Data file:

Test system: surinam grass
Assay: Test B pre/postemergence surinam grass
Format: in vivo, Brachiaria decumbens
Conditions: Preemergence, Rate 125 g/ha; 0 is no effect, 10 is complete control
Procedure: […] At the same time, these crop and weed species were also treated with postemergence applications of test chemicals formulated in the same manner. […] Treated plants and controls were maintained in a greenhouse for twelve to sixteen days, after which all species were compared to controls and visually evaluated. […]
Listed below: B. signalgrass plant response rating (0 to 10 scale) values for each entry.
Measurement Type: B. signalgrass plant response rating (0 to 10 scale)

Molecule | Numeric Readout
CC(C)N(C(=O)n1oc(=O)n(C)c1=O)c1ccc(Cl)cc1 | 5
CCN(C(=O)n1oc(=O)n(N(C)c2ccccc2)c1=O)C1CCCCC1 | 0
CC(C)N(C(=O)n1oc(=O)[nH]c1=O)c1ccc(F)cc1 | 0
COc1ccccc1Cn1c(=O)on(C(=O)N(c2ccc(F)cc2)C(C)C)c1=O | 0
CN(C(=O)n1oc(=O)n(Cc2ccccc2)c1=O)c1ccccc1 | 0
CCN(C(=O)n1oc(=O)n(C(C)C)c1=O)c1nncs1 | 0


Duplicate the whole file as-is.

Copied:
Test system: surinam grass
Assay: Test B pre/postemergence surinam grass
Format: in vivo, Brachiaria decumbens
Conditions: Preemergence, Rate 125 g/ha; 0 is no effect, 10 is complete control
Procedure: […] At the same time, these crop and weed species were also treated with postemergence applications of test chemicals formulated in the same manner. […] Treated plants and controls were maintained in a greenhouse for twelve to sixteen days, after which all species were compared to controls and visually evaluated. […]
Listed below: B. signalgrass plant response rating (0 to 10 scale) values for each entry.
Measurement Type: B. signalgrass plant response rating (0 to 10 scale)

Molecule | Numeric Readout
CC(C)N(C(=O)n1oc(=O)n(C)c1=O)c1ccc(Cl)cc1 | 5
CCN(C(=O)n1oc(=O)n(N(C)c2ccccc2)c1=O)C1CCCCC1 | 0
CC(C)N(C(=O)n1oc(=O)[nH]c1=O)c1ccc(F)cc1 | 0
COc1ccccc1Cn1c(=O)on(C(=O)N(c2ccc(F)cc2)C(C)C)c1=O | 0
CN(C(=O)n1oc(=O)n(Cc2ccccc2)c1=O)c1ccccc1 | 0
CCN(C(=O)n1oc(=O)n(C(C)C)c1=O)c1nncs1 | 0